University of Hertfordshire

By the same authors

Possession through Deposition: The “ownership” of coins in contemporary British coin-trees

Research output: Chapter in Book/Report/Conference proceedingChapter (peer-reviewed)

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Original languageEnglish
Title of host publicationOwn and Be Owned: Archaeological approaches to the concept of possession
Place of PublicationStockholm
PublisherStockholm Studies in Archaeology
Pages189-214
Publication statusPublished - 2015

Abstract

In 1877, Queen Victoria toured Scotland. Whilst in the Northwest Highlands, she visited Isle Maree, a small island in Loch Maree, on which there were the remnants of a holy well said to cure insanity. Beside this well was an oak tree, studded with coins; this is the first documented example of a British coin-tree, defined simply as trees which have been embedded with coins for a variety of folkloric purposes. Although some coin-trees date to the 19th and early 20th centuries, the majority are the product of a recent resurgence, having been created in the 1990s, 2000s, and 2010s. The ‘meaning’ behind this custom varies depending upon location and indeed individual participants; however, at the 19th-century Isle Maree coin-tree, local custom averred that inserting a coin into the tree ensured the fulfilment of a wish. Upon learning this, Queen Victoria partook in the practice, contributing a coin to the accumulation.
As travel writer Brenda Macrow observes, having visited Isle Maree nearly 80 years later, the coin which Queen Victoria contributed to the tree ‘is now without doubt as tarnished and bent as the rest – it may even be one of those which have fallen on to the ground beneath. So Time, the great leveller, treats alike the gifts of princes and paupers’ (1953: 89). Queen Victoria’s coin is indistinguishable from the rest; conducting fieldwork at the site, for example, there is no method I could employ to ascertain which of the coins she inserted.
The coin-tree is thus perceived as an accumulation of collective anonymity. Indeed, economist David Wolman asserts that ‘many people see cash’s anonymity as an almost sacred virtue’ (2012: 7). It is the very nature of coins that they cannot be traced to their previous owners. Whatever coins we have in our purses and pockets are only very temporary residents there. The owner of a coin only represents a brief, inconsequential stage in the biography of that coin and vice versa: the coin will no doubt pass in and out of the owner’s possession swiftly and casually, and once it is out of that owner’s possession, it will retain no link with them. In this sense, the coin is an alienable object.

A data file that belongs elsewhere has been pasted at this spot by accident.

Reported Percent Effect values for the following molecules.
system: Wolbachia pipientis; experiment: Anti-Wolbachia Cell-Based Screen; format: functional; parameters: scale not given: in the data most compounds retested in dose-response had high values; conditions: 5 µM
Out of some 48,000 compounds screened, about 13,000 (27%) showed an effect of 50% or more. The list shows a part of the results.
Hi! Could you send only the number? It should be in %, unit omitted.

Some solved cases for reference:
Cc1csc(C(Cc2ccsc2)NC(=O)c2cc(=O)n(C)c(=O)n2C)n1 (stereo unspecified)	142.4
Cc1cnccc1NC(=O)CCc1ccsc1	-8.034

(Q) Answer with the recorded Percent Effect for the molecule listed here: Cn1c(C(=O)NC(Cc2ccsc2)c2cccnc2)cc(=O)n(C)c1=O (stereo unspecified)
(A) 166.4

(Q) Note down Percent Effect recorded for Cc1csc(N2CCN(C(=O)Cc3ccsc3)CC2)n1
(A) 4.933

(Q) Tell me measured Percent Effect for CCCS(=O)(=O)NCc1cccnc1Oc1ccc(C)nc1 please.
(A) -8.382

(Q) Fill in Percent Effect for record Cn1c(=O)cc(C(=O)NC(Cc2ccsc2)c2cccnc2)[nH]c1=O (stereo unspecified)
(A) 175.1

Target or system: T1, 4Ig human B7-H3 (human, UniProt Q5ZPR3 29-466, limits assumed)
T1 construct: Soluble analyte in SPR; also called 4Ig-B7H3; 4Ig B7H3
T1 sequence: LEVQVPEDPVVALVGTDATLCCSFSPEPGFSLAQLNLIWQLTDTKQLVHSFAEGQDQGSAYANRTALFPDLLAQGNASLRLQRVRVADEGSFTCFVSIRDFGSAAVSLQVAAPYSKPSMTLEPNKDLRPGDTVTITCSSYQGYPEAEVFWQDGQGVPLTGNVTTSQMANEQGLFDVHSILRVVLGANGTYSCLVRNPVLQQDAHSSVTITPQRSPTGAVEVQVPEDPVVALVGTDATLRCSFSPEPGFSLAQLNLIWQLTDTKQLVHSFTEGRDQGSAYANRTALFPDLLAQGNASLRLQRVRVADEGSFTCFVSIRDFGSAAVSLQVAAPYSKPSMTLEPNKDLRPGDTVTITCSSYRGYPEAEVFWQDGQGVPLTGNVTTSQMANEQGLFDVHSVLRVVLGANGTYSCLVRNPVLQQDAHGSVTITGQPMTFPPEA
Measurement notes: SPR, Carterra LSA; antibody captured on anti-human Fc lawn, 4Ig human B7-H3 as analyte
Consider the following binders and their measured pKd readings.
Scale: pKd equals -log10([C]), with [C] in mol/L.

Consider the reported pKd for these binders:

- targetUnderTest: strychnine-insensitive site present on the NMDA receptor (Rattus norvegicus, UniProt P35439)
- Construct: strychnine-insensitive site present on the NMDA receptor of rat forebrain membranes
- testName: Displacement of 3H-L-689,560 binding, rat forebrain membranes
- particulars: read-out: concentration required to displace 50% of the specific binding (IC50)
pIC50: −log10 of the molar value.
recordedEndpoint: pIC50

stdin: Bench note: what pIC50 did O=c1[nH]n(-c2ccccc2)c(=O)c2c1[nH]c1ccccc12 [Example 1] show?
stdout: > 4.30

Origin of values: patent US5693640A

However, Fowler recognises that the divide between alienability and inalienability can be crossed in certain circumstances, acknowledging that ‘all things are potentially inalienable to some degree’ (2004: 59, emphasis in original). This paper, focusing on the British folkloric custom of the coin-tree, contends that a coin deposited into a coin-tree makes this transition from alienable to inalienable.
Presenting contemporary case-studies, and utilising both the material evidence of the coin-trees and ethnographic data gathered at 34 sites across the British Isles, it is the aim of this paper to demonstrate that through the performance of the coin-tree custom, the coin – often viewed as an anonymous, homogenous, and alienable item – is reconstructed as an object capable of individuation and personalisation.
In some cases, the physical properties of a coin are harnessed or altered in order to foster both tangible and intangible links between depositor and deposit, from choosing coins of certain colours, denominations, years of mint, or commemorative design with personal significance, to scratching initials onto their surfaces. In vast majority of cases, however, the coins are not altered or selected for any personal reasons, and yet through the act of depositing them into a coin-tree, they are transformed from alienable, mass-produced, homogenous, semi-disposable objects to personal items boasting metonymical links with their depositors.
Although the depositor will likely walk away and never see this coin again, it is their coin now, in a way that it never was before. Prior to their encounter with the coin-tree, their possession of the coin was nugatory and purely physical. After the encounter, however, the tie between them has become metonymical; ironically, it is through relinquishing the coin that they gain any significant possession of it.

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